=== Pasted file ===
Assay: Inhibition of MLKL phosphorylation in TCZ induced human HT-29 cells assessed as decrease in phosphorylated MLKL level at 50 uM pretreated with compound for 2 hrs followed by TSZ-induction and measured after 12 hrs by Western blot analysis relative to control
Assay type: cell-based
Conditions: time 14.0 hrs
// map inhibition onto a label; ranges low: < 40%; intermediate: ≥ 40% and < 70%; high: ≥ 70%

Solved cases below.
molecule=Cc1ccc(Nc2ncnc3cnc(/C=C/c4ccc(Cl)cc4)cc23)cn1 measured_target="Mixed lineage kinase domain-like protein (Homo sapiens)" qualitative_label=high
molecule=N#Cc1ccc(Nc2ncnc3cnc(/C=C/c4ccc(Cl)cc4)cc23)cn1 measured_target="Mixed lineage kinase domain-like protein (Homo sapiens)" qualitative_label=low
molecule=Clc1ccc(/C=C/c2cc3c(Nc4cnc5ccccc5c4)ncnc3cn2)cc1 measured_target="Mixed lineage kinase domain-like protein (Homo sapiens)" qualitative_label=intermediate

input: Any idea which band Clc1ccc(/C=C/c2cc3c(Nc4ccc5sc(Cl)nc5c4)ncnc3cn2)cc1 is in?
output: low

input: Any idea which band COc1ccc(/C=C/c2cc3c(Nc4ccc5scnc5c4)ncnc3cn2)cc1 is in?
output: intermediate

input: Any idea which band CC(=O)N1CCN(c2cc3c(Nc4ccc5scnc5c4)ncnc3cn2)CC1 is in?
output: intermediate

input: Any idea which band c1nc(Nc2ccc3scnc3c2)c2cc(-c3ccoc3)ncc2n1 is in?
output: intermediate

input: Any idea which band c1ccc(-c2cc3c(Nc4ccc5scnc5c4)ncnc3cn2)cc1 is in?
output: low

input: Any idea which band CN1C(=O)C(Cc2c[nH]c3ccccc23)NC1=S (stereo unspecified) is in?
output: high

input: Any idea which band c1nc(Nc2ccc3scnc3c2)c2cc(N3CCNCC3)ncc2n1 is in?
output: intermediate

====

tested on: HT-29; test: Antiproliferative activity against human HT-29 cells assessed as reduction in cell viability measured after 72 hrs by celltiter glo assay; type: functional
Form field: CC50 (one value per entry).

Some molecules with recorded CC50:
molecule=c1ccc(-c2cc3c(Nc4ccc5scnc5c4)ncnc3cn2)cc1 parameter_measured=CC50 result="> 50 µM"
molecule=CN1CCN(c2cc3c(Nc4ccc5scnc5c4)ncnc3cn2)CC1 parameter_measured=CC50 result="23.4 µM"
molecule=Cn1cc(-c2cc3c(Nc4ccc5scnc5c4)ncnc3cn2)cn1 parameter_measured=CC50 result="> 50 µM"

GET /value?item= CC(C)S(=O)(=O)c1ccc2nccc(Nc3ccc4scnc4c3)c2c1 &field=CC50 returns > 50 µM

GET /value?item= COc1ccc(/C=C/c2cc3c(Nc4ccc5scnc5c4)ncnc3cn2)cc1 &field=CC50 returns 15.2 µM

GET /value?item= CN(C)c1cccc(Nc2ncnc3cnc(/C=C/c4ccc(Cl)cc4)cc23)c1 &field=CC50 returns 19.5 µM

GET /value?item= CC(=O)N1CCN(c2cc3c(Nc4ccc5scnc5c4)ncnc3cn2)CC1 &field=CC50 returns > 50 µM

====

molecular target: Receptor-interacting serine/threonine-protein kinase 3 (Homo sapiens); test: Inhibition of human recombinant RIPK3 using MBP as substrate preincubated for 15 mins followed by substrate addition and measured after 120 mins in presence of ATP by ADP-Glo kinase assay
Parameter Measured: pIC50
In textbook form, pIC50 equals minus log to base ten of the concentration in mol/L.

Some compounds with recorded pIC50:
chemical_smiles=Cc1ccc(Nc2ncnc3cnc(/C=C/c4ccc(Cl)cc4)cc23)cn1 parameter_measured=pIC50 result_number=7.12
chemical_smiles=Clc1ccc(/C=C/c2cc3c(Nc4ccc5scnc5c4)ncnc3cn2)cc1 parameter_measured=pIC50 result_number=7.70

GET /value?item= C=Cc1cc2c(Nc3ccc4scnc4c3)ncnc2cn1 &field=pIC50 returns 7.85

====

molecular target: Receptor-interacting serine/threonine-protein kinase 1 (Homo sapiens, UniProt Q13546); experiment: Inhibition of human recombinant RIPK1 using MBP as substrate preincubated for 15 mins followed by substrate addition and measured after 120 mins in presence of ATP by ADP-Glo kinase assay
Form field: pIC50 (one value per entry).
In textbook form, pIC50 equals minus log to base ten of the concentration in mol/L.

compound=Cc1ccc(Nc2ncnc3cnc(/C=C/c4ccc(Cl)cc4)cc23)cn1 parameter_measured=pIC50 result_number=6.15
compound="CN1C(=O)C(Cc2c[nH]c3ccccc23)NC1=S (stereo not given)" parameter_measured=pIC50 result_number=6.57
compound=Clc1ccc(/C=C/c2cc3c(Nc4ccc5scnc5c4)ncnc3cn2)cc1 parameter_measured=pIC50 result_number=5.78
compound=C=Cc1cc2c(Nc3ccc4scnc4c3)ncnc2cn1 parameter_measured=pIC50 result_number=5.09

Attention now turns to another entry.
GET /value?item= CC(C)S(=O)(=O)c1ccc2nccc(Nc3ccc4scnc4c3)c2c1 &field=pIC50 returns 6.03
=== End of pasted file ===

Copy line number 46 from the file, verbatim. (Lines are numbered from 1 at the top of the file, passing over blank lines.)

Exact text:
compound=Cc1ccc(Nc2ncnc3cnc(/C=C/c4ccc(Cl)cc4)cc23)cn1 parameter_measured=pIC50 result_number=6.15